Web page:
Framework 70 Business Models for the Digital Age

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Introduction

The role of the organisation requires significant shift away from traditional managerial thinking that sees businesses operating in a value chain to thinking about being part of an ecosystem where the lines between the organisation and other stakeholders are blurred. Need to think more broadly than just the value chain approach. Organisations that transform their business into an ecosystem are performing better.
For example, Wal-Mart knows a lot about its products, where they come from, their placement in the stall and when they are sold. On the other hand, it knows little about its customers and why they are buying what they are.

As the world is changing very quickly and in unpredictable ways, the risk of disruption, especially digital, needs to be evaluated. We are in a disrupt-or-be disrupted world, ie disruptor or disruptee. This requires a new mindset. More and more senior executives are concerned about the impact of digital disruption on their organisation and industry (Joanna Gray, 2016). Linked with this is competition coming from outside the typical competitor peer group as start-ups and adjacent businesses, eg Apple Pay with transactions

Digitalisation enables a wider range of benefits. The enhanced customer value comes from having vendors selling like products at differing prices with varying service levels, and faster feedback that allows the vendor to improve their products and services. For example, Amazon.com offers greater customer choice and enables faster innovation. Customers get a one-stop Amazon-managed experience with greater choice and with more information about prices and quality. Amazon explores the data from all of its activities enabling fine tuning and  identification of new opportunities, etc

Detailed knowledge of customers includes names, addresses, demographics, IP addresses, purchase histories (your organisation and others), live events ( personal like weddings births, etc and professional/business like mergers, expansions, etc)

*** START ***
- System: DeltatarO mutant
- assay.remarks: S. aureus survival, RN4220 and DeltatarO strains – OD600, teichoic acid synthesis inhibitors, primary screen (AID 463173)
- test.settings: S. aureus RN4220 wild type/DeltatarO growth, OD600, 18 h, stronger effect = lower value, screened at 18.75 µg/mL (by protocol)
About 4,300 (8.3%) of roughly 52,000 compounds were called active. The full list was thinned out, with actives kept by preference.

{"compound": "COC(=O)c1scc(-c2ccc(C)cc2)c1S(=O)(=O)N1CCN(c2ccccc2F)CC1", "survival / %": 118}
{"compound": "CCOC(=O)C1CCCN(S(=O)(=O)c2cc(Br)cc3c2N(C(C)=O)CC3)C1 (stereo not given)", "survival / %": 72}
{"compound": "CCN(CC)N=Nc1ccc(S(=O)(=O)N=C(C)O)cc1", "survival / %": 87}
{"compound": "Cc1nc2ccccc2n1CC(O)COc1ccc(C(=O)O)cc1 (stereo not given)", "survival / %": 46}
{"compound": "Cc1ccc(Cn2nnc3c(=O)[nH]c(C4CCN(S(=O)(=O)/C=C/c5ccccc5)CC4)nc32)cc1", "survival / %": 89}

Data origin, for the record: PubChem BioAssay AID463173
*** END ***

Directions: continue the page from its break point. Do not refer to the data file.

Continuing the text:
"...companies that earn 50% more of their revenues from digital ecosystems and that understood their customers better than their average competitor, had a 32% higher revenue growth and 27% higher profit margins than the industry averages..."

Joanna Gray, 2016

Four distinct business models
These are used to move from value chain to eco-systems approach with increased consumer knowledge
 

(source: Centre for Information Systems Research as quoted by Joanne Gray, 2016)

1. Suppliers (have partial knowledge of their end user and operate in the value chain of another powerful organisation. As enterprises continue to digitise and search becomes easier, suppliers are likely to lose power and to be pressured into continually reducing prices;  this perhaps results in further industry consolidation. For example, Procter and Gamble have 4 b. customers worldwide; they used branding, social media, director customer connections and database approaches to change their model from supplier to omnichannel)

2. Omnichannel (provides customers access to their products across multiple channels, including physical and digital, giving customers greater choice and a seamless experience. Some examples include retailers like Walmart, Nordstrom, etc; organisations controlling an integrated value chain, with a strong claim to "owning" the customer relationship; the challenge is to increase knowledge about the end customer like goals, etc and reduce the amount of customer churn)